The salt print was the dominant paper-based photographic process for producing positive prints (from negatives) from 1839 until approximately 1860.

The salted paper technique was created in the mid-1830s by English scientist and inventor Henry Fox Talbot. He made what he called "sensitive paper" for "photogenic drawing" by wetting a sheet of writing paper with a weak solution of ordinary table salt (sodium chloride), blotting and drying it, then brushing one side with a strong solution of silver nitrate. This produced a tenacious coating of silver chloride in an especially light-sensitive chemical condition. The paper darkened where it was exposed to light. When the darkening was judged to be sufficient, the exposure was ended and the result was stabilized by applying a strong solution of salt, which altered the chemical balance and made the paper only slightly sensitive to additional exposure. (Wikipedia)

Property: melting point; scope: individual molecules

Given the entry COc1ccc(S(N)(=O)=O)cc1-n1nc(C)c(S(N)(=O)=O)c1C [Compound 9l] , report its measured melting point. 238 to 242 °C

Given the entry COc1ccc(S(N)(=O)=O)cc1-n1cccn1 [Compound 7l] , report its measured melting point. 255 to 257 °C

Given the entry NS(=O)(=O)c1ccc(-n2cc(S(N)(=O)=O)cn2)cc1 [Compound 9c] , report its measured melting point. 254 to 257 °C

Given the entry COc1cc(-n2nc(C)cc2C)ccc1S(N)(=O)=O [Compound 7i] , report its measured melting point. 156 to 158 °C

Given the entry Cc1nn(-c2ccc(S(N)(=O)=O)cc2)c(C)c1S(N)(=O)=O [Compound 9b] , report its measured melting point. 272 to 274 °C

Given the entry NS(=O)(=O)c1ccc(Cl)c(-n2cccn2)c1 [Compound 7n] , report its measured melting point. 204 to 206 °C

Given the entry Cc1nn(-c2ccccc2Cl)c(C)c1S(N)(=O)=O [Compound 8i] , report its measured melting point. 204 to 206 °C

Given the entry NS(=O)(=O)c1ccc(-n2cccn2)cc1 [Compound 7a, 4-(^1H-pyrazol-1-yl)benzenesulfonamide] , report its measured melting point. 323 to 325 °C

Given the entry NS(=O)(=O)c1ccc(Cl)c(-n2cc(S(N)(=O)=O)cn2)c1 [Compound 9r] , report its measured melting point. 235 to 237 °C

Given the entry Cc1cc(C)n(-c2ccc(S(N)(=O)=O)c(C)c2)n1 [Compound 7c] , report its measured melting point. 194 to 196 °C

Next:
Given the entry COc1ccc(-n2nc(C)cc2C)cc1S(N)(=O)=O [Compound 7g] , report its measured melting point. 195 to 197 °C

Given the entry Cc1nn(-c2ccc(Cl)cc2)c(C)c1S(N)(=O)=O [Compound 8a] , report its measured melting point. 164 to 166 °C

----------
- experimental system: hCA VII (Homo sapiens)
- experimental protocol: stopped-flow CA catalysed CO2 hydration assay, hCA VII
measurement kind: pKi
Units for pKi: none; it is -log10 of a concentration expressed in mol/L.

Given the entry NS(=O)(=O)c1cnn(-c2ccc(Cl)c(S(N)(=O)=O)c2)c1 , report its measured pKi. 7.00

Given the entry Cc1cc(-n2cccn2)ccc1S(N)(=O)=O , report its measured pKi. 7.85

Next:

In ONE LAST HOUR, I skip this last step, in order to keep the light sensitivity of the prints.

This evanescent trace of a biological specimen, (see picture) among the rarest of photographs, was made by William Henry Fox Talbot just months after he first presented his invention, photography—or "photogenic drawing," as he called it—to the public. Plants were often the subject of Talbot's early photographs, for he was a serious amateur botanist and envisioned the accurate recording of specimens as an important application of his invention. The "Album di disegni fotogenici," in which this print appears, contains thirty-six images sent by Talbot to the Italian botanist Antonio Bertoloni in 1839–40. It was the first important photographic work purchased by the Metropolitan Museum.


Photographs and herbarium specimens are tools to define the extinction of plants.

In ONE LAST HOUR each extinct plant is conserved through a salt print. By opening the Box, the contact with the light let the photograph disappear. The different concentration of salt and silver nitrate makes the different colours in the prints

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